Despite the brilliant canonization of Gellert and Albus' former relationship, Grindelwald's affection for Dumbledore has always appeared somewhat calculated and selfish. However, he discards the small window he has to kill Dumbledore himself, who probably wouldn't have been ready to meet Gellert with the same amount of force. Maybe Grindelwald really hoped that Credence would follow through on his command to kill Dumbledore, but only because he's seemingly incapable of doing it himself. Or maybe Grindelwald secretly hoped he would fail and spare his lover. Either way, it looks like Grindelwald might be more capable of love and loyalty than fans thought. Yet that doesn't take away the fact that he's a cold-blooded murderous dictator.

Queenie's redemption

From the very first moment we see Queenie onscreen in "The Secrets of Dumbledore," it's clear that she's miserable. For someone as whimsical and kindhearted as Queenie, hearing the thoughts of Grindelwald's vilest followers had to be torture for the Legilimens. Yet despite remaining in Grindelwald's flock, her work for the resistance is already well underway. 

Though watching Grindelwald slit the Qilin's throat may be the witch's final straw that breaks her last tether of support, she was already well underway in thwarting Grindelwald's quest for total control. She admits to Credence that she doesn't tell Grindelwald everything. She's clearly Credence's only ally in the mansion, which likely assists his own defection from Grindelwald. 

When Queenie sees Jacob again right before the election, she's insistent that she can't be saved and that "Some mistakes are too big." Jacob responds, "Dumbledore says I have a full heart, but I always got room in there for you." Yet even before her last defenses crumble after Jacob forgives her, Queenie might have made a crucial decision for the resistance. While it's unclear how Yusuf thwarts Grindelwald when he takes Leta's memories from, Queenie vouches for him. However, there's a tiny moment where they lock eyes and seem to share an understanding glance. There's a genuine chance that Yusuf telepathically tells Queenie his infiltration plans, and she backs him up as a small way to undermine Grindelwald. And without Yusuf, the election plan would have failed.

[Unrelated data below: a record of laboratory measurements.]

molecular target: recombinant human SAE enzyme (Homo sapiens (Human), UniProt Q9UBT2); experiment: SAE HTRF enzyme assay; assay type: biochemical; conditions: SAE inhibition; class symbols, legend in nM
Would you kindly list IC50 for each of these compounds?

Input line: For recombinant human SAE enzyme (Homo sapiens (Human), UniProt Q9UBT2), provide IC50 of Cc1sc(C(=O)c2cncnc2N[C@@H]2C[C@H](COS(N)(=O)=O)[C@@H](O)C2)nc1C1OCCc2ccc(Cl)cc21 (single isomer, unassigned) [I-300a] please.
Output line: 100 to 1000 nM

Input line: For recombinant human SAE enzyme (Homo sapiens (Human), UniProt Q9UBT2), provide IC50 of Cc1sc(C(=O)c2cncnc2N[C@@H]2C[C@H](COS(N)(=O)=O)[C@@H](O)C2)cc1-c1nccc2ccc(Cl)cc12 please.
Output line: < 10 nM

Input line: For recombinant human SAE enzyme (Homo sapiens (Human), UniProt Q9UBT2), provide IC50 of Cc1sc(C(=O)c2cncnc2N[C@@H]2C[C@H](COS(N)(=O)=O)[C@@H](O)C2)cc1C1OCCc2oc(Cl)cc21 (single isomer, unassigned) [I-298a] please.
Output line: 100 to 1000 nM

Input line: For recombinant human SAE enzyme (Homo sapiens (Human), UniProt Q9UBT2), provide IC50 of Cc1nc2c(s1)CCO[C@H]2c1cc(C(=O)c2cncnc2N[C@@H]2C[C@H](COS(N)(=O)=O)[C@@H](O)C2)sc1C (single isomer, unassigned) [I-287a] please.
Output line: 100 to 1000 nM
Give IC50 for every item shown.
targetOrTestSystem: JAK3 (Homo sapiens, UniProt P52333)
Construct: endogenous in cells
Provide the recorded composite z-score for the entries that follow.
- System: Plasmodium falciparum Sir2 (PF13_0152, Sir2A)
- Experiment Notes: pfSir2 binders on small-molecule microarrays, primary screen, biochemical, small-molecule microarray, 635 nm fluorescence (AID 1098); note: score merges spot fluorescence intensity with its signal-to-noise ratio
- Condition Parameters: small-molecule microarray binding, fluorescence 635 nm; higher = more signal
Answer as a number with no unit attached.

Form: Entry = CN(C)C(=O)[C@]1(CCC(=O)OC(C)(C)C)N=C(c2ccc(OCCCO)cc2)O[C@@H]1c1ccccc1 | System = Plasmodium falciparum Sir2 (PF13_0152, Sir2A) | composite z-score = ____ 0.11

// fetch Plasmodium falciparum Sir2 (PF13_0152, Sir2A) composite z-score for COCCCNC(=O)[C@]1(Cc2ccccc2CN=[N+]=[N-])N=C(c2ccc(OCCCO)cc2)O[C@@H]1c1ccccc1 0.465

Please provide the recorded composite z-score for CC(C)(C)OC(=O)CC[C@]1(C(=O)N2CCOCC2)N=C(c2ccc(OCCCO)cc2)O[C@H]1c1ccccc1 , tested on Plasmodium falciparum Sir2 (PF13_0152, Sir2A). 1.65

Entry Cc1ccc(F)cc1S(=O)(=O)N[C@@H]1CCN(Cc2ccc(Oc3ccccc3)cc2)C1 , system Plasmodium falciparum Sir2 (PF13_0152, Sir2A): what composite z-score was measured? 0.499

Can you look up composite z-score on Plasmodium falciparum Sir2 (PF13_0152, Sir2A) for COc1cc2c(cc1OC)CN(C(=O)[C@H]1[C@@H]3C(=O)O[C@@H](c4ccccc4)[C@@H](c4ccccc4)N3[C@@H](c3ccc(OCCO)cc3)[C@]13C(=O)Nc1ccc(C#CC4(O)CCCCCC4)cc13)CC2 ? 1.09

Grindelwald is alone

Grindelwald goes from having some of the most powerful wizards of his time at the dark wizard's disposal to standing relatively alone in his quest for power. Dictators rise through the ranks through manipulation, playing people's fears against them, and exploiting someone's deepest desires. So, what does Credence want? A family. And how does Grindelwald secure his loyalty? He uses his loneliness, plays off his abandonment issues, and paints the Dumbledores in a less than ideal light — which, granted, isn't entirely unfair.